It might seem like a small change, but it actually was a pretty fundamental change for us to think about these extended operating areas, and then to go on from that, what are our abnormal operating conditions from there?
In a gas system, if you have too much gas in the pipeline, we have reliefs that are going to take care of that. [laughs] What’s funny is, as an operator, as a controller, I want higher pressure in my gas line.
I certainly don’t want to go over MAOP, but having a little bit higher pressure is usually not a bad thing.
Jeremy: Talking about that and understanding, I am more afraid of very low pressures in my main, of losing customers, especially at certain times of year.
Russel: Jeremy, we should probably clarify for the listeners that you’re operating a pipeline control center for a gas utility.
Jeremy: That’s correct.
Russel: That helps with the context you’re talking about because in a gas utility, the primary mission — second only to safet — is deliverability. Particularly in the winter, that’s about keeping people’s heaters on, so it’s an important thing. High pressure gives you the ability to keep the heaters on.
Russel: I think you make a really interesting point, too, about this idea of — I’m going say it a little differently — but a seasonal, normal operating range?
Russel: That being something that can evolve versus something that is very clearly a safety. I think that’s the other part of the complexity in the rule is, they talk about safety-related alarms, which requires you to define what safety related is.
Jeremy: Correct. It does.
Russel: Of course, there’s some definition in the rule about that, but there’s certainly a lot of leeway for the operators to do what makes sense.
Jeremy: Absolutely, there is. Safety-related, we really went round and round on that, trying to define it early on and staying up on it.
Russel: Exactly. The idea of what is safety-related, and should I rationalize…We said an alarm is, I must take action or something bad happens in a time frame. That bad thing might not be safety related. It might be purely commercial.
Russel: I still want to rationalize those things, and I still want to treat them like a safety-related alarm. I think that’s one of the other things that, again, I just think the industry is having some difficulty really getting its brain around, what’s the absolute best way to do this?
Jeremy: Yeah. I feel like just using the term safety-related kind of threw everybody into a tizzy, and made things a little bit harder to understand. I know I’ve taken — and we’ve rationalized quite a few alarms that have nothing to do with safety, actually. As you said, they’re commercial. They’re financial.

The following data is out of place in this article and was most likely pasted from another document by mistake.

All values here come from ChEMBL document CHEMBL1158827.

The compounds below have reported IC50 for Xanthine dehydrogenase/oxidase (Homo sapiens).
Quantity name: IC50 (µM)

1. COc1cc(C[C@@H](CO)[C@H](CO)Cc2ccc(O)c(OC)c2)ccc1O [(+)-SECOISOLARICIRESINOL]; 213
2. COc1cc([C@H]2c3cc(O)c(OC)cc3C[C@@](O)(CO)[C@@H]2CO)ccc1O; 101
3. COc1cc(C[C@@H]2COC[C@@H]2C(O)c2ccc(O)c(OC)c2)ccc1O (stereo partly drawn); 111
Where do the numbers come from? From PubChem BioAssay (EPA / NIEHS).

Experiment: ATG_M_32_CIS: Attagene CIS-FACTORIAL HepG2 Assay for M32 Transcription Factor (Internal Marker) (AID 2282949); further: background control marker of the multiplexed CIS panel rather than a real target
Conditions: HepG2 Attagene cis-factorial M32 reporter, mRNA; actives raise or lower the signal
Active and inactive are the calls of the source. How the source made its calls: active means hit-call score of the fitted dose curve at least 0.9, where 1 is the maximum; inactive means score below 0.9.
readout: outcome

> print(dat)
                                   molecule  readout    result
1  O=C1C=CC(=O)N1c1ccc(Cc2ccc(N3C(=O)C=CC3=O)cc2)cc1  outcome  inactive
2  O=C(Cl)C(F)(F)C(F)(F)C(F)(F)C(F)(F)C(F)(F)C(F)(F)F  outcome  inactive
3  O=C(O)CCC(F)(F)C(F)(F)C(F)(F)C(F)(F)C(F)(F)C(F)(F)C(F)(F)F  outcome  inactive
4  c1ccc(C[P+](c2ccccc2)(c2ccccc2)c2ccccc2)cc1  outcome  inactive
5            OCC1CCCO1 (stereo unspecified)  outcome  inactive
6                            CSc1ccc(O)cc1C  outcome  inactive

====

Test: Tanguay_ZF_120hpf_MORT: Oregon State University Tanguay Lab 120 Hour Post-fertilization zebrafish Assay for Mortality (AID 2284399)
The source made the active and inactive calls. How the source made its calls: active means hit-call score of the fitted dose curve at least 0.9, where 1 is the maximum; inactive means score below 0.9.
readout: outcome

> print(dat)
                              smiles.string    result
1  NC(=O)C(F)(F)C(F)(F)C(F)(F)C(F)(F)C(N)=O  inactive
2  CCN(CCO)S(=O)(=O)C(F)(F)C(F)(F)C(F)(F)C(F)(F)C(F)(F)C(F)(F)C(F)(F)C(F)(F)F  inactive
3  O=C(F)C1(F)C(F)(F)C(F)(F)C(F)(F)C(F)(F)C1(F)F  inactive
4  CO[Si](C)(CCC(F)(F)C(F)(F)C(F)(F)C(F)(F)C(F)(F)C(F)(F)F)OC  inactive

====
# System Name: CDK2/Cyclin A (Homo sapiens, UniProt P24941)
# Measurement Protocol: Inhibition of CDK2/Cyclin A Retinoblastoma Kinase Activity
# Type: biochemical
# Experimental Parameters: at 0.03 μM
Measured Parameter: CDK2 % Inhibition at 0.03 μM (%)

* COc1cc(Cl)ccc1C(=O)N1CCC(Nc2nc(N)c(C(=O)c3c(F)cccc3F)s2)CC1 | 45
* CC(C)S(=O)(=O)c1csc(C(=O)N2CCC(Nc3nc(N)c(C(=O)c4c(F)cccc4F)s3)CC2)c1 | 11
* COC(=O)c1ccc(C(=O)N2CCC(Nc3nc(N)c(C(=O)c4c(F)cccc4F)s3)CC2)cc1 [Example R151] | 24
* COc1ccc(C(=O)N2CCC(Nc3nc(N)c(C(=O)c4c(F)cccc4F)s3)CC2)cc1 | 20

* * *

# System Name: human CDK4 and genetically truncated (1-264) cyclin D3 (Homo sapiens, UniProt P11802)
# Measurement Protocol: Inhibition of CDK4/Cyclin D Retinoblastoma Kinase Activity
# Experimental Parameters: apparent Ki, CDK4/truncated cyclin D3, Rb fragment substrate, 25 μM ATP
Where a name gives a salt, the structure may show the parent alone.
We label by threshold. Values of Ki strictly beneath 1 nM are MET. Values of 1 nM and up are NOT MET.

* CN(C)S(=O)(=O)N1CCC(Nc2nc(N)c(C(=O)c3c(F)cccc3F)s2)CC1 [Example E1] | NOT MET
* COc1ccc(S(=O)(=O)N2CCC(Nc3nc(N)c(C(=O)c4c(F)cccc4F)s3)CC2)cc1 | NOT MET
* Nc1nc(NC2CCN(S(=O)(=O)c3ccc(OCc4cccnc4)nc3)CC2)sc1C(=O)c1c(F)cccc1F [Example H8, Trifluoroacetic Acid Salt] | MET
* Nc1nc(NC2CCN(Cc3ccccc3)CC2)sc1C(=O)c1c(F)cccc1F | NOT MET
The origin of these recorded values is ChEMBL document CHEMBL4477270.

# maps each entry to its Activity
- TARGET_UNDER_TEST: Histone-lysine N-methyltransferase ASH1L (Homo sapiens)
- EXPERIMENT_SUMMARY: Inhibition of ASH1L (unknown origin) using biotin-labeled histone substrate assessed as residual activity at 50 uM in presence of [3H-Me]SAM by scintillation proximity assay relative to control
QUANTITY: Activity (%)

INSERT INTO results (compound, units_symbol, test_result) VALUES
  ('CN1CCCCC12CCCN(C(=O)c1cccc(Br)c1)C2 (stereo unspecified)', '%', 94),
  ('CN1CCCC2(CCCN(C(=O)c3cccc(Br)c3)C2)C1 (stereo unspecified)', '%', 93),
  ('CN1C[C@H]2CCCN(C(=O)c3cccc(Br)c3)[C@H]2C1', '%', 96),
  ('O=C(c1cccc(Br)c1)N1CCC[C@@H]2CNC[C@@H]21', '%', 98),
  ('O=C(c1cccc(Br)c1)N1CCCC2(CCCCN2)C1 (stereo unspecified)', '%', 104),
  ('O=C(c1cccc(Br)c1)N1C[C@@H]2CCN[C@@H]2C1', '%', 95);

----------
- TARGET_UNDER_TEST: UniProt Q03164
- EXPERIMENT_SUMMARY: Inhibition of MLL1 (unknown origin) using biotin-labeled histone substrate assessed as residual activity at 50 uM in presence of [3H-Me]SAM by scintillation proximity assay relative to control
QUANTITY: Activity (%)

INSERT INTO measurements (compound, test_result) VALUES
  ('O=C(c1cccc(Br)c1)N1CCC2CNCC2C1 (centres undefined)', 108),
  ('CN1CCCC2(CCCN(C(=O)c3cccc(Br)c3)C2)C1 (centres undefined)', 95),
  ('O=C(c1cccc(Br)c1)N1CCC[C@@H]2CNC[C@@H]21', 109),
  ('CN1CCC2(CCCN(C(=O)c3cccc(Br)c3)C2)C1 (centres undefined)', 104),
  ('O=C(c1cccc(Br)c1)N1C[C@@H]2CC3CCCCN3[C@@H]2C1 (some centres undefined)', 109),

I don’t like to particularly alarm flows, but I do have some flows that I’ve alarmed just because we have the capabilities of over-spinning meters, causing equipment damage. We want to make sure that we can see these happen, or the potential for them before they actually do happen.
I have a couple of customers that I alarm just because they can impact my system. Of course, I’m going to alarm them, but there’s no safety-related reason for that, and then some other odds and ends that we alarm just because we want action to be taken even though it’s not safety-related.
Russel: I think that’s a very important point because now you’re starting to talk about what’s the value of an Alarm Management program, versus purely the compliance need of an Alarm Management program.
Jeremy: Yeah, the care and feeding of a proper Alarm Management program, and I can spend a lot of time talking about that.
Russel: Actually, that’s exactly where I wanted to go in this conversation because I think the things we’ve been talking about are, I don’t know if the solutions are universally understood or agreed to.
I think the industry, particularly the utility industry, is really working on this, but the idea of care and feeding of an Alarm Management program, what does that take, in your opinion?
Jeremy: In my opinion, it’s harder than setting it up, initially. Setting it up, one was obviously coming to understanding of what it all means, bringing in help, bringing in Mr. Rothenberg, bringing you in, having to set it up. It was something that we were able to accommodate time-wise.
Financially, we got this thing set up and then everybody goes away, and you guys aren’t here anymore. We are here working in the day-to-day. Functionally, our system is slowly changing over time, so we need to be aware that if set points need to change for an alarm, that there is a process that we have to follow.